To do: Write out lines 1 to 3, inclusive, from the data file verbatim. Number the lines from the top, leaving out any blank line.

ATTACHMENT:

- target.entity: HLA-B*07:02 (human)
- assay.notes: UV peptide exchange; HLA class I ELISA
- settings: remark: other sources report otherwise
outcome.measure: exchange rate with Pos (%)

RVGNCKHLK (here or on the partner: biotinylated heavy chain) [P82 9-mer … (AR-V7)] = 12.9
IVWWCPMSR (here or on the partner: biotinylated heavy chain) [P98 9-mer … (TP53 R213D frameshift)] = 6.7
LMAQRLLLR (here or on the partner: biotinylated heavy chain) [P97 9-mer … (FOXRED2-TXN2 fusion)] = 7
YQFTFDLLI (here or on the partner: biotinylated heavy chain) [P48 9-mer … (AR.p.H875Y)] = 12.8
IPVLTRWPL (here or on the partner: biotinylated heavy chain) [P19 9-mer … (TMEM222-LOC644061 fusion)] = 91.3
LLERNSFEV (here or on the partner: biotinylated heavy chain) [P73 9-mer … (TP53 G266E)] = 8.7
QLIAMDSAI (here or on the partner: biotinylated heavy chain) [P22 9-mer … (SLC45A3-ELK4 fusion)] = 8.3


- target.entity: HLA-B*07:02 (human)
- assay.notes: UV peptide exchange; HLA class I ELISA
- settings: remark: other sources report otherwise